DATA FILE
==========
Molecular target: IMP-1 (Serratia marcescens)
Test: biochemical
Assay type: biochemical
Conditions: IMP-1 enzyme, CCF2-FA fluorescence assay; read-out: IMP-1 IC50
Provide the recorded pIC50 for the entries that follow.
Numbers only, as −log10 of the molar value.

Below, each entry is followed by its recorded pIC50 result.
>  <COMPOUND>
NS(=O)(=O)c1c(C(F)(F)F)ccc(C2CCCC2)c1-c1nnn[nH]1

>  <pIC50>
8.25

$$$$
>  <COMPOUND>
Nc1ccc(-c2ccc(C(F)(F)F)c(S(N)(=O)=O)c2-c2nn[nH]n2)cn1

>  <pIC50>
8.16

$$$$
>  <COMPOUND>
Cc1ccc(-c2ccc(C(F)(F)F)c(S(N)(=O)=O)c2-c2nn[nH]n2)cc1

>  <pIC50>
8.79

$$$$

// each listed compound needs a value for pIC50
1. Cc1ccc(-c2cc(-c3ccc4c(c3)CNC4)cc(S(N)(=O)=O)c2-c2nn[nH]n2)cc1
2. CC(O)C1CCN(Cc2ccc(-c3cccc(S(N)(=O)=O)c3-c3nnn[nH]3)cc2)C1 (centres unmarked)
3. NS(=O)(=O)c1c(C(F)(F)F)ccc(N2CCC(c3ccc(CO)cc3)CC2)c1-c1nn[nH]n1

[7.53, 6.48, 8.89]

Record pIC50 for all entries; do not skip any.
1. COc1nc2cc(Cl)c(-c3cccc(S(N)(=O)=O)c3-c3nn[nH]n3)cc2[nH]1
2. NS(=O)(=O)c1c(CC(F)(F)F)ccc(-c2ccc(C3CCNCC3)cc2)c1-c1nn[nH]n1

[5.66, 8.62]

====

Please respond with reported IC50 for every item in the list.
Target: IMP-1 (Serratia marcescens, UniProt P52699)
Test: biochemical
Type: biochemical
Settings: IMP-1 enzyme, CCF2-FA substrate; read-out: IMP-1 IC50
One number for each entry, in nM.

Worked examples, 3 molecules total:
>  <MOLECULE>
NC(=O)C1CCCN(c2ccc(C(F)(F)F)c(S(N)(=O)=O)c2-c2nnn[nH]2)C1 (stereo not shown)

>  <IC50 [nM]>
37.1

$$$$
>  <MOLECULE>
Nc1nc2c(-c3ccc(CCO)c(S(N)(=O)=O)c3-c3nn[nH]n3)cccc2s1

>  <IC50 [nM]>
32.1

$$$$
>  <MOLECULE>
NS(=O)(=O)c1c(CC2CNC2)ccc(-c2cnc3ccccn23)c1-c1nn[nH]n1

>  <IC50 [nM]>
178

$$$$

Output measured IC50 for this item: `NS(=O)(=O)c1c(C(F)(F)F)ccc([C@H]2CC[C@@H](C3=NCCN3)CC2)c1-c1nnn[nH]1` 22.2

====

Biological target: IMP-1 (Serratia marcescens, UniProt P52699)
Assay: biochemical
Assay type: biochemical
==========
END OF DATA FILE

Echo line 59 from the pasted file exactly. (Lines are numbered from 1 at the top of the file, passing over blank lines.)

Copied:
Assay type: biochemical